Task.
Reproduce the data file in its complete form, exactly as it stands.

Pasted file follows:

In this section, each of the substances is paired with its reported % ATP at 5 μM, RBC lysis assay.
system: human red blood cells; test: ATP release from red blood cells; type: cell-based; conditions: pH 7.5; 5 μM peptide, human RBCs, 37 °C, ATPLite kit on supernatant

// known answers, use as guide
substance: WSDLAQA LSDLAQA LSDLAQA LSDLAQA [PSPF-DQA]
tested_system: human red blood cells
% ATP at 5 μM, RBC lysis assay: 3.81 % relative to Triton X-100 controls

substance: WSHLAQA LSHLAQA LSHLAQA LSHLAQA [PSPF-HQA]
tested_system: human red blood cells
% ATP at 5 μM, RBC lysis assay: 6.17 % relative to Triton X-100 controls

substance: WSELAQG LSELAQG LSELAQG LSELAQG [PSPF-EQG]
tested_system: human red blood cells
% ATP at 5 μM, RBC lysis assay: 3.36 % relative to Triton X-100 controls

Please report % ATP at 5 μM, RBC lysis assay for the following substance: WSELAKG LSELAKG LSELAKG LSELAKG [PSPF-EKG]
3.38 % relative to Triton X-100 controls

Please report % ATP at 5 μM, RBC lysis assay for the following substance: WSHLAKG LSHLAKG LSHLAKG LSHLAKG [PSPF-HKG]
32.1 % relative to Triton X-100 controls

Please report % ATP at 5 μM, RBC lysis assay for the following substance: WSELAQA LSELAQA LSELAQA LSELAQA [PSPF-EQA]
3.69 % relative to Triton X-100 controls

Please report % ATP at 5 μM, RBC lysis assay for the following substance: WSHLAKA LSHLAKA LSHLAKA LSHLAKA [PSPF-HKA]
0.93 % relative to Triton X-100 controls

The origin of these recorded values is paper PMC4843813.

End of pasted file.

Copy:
In this section, each of the substances is paired with its reported % ATP at 5 μM, RBC lysis assay.
system: human red blood cells; test: ATP release from red blood cells; type: cell-based; conditions: pH 7.5; 5 μM peptide, human RBCs, 37 °C, ATPLite kit on supernatant

// known answers, use as guide
substance: WSDLAQA LSDLAQA LSDLAQA LSDLAQA [PSPF-DQA]
tested_system: human red blood cells
% ATP at 5 μM, RBC lysis assay: 3.81 % relative to Triton X-100 controls

substance: WSHLAQA LSHLAQA LSHLAQA LSHLAQA [PSPF-HQA]
tested_system: human red blood cells
% ATP at 5 μM, RBC lysis assay: 6.17 % relative to Triton X-100 controls

substance: WSELAQG LSELAQG LSELAQG LSELAQG [PSPF-EQG]
tested_system: human red blood cells
% ATP at 5 μM, RBC lysis assay: 3.36 % relative to Triton X-100 controls

Please report % ATP at 5 μM, RBC lysis assay for the following substance: WSELAKG LSELAKG LSELAKG LSELAKG [PSPF-EKG]
3.38 % relative to Triton X-100 controls

Please report % ATP at 5 μM, RBC lysis assay for the following substance: WSHLAKG LSHLAKG LSHLAKG LSHLAKG [PSPF-HKG]
32.1 % relative to Triton X-100 controls

Please report % ATP at 5 μM, RBC lysis assay for the following substance: WSELAQA LSELAQA LSELAQA LSELAQA [PSPF-EQA]
3.69 % relative to Triton X-100 controls

Please report % ATP at 5 μM, RBC lysis assay for the following substance: WSHLAKA LSHLAKA LSHLAKA LSHLAKA [PSPF-HKA]
0.93 % relative to Triton X-100 controls

The origin of these recorded values is paper PMC4843813.